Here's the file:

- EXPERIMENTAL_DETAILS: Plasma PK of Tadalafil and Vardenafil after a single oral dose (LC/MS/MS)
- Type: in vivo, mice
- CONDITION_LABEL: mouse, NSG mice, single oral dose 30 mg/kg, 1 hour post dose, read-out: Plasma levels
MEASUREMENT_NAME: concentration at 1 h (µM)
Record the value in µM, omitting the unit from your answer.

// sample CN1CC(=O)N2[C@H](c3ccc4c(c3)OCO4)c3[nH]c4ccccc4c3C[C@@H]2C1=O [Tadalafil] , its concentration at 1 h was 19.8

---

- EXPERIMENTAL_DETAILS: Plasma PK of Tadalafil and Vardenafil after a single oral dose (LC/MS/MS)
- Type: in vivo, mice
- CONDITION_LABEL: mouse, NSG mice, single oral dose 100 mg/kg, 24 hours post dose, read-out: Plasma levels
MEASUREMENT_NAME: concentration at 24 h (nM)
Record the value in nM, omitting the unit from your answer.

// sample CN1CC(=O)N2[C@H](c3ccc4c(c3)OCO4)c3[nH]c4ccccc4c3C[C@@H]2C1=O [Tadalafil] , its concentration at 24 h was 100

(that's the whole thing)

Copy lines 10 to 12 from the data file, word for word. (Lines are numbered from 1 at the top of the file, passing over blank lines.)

- CONDITION_LABEL: mouse, NSG mice, single oral dose 100 mg/kg, 24 hours post dose, read-out: Plasma levels
MEASUREMENT_NAME: concentration at 24 h (nM)
Record the value in nM, omitting the unit from your answer.